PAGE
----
### LeetCode Challenge #2095. Delete the Middle Node of a Linked List

The middle node of a linked list of size n is the ⌊n / 2⌋th node from the start using 0-based indexing, where ⌊x⌋ denotes the largest integer less than or equal to x.

• For n = 1234, and 5, the middle nodes are 0112, and 2, respectively.

Example 1:

Output: [1,3,4,1,2,6]
Explanation:
The above figure represents the given linked list. The indices of the nodes are written below.
Since n = 7, node 3 with value 7 is the middle node, which is marked in red.
We return the new list after removing this node.

Example 2:

Output: [1,2,4]
Explanation:
The above figure represents the given linked list.
For n = 4, node 2 with value 3 is the middle node, which is marked in red.

Example 3:

Output: [2]
Explanation:
The above figure represents the given linked list.
For n = 2, node 1 with value 1 is the middle node, which is marked in red.
Node 0 with value 2 is the only node remaining after removing node 1.

Constraints:

• The number of nodes in the list is in the range [1, 105].
• 1 <= Node.val <= 105
##### Java Video Solution
###### C++ Solution

/**
* struct ListNode {
*     int val;
*     ListNode *next;
*     ListNode() : val(0), next(nullptr) {}
*     ListNode(int x) : val(x), next(nullptr) {}
*     ListNode(int x, ListNode *next) : val(x), next(next) {}
* };
*/
class Solution {
public:

while(fast->next and fast->next->next)
{
slow=slow->next;
if(fast->next)fast=fast->next->next;
}
if(slow->next)slow->next=slow->next->next;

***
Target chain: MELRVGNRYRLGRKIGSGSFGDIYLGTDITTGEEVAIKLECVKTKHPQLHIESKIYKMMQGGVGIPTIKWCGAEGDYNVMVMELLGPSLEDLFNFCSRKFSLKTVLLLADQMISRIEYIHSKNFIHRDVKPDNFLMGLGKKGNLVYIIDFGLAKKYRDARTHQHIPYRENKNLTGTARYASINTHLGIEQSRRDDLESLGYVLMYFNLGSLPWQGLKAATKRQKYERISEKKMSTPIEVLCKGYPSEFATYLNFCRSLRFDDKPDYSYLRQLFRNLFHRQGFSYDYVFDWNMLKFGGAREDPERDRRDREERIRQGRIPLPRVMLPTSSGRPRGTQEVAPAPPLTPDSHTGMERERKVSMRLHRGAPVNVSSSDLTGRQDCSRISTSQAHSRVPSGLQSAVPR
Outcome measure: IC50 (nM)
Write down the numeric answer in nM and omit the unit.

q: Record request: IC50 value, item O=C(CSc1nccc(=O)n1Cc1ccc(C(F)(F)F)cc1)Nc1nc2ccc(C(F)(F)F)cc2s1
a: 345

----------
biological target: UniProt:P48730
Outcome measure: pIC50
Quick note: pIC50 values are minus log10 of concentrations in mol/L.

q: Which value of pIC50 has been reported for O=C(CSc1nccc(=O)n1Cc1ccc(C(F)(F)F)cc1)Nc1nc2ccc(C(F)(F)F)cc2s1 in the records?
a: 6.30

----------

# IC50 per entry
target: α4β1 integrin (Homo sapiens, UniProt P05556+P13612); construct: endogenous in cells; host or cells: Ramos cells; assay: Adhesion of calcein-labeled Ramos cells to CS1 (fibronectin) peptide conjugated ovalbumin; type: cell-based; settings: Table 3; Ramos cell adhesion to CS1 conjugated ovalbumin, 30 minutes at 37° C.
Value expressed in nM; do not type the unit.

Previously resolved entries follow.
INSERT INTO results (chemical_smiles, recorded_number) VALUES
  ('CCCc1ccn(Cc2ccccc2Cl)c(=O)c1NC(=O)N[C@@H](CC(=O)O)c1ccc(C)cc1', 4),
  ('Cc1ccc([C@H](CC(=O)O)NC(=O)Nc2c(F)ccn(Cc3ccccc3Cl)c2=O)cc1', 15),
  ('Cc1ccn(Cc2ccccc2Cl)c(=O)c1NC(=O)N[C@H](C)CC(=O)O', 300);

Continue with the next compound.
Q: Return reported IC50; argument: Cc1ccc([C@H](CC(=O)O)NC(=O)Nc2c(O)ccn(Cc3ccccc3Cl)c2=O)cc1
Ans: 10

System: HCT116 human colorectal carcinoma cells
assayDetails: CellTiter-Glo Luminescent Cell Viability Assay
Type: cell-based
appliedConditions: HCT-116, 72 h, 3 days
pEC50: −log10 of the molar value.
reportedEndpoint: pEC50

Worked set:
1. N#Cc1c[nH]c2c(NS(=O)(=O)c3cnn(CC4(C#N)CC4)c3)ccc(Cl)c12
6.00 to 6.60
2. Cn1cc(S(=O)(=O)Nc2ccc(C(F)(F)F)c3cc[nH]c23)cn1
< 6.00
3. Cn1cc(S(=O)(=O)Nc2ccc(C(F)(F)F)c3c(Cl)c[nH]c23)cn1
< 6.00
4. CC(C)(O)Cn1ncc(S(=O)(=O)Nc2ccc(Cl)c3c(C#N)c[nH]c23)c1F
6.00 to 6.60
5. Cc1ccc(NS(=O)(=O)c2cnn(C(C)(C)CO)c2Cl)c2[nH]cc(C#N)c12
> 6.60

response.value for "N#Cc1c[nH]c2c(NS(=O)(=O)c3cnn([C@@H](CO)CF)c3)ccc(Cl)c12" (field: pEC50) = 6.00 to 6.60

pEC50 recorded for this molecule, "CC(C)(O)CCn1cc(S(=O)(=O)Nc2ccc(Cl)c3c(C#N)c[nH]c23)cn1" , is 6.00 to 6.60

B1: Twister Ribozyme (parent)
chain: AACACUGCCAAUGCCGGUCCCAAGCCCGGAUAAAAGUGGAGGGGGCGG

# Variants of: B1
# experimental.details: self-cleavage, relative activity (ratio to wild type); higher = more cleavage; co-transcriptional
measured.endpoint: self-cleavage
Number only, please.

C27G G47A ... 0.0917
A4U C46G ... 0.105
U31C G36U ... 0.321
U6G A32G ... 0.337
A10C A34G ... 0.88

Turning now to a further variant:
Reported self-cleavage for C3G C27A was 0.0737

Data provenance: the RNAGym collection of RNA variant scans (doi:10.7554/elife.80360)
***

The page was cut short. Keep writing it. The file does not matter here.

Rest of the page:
}
};

###### Java Solution

class Solution {
return null;
}

ListNode pre = slow ;

while(fast!=null && fast.next!=null){
pre = slow ;
slow = slow.next;
fast = fast.next.next;
}

pre.next = pre.next.next;
}
}

###### Code Explanation

The purpose of this function is to delete the middle node of the linked list.

Let’s see the step-by-step approach:

1. First of all, we will check the base condition, that if the linked list is empty or contains only one node. It means there is no element to delete so, it returns ‘NULL’.
2. For finding the middle element of the linked list, a two-pointer approach is used. Two pointers, ‘slow’ and ‘fast’ are initialised at the head of the linked list. In which, the ‘fast’ pointer moves twice as fast as the ‘slow’ pointer.
3. We have to keep in mind that  we have to stop the linked list before it reaches to the last node and for that purpose we used a while loop in which
• (fast->next && fast->next->next-> ) and
• (slow= slow->next)
1. Once the middle node is identified using the two-pointer approach, the ‘next’ pointer is adjusted to skip the middle node, effectively removing the middle element from the linked list.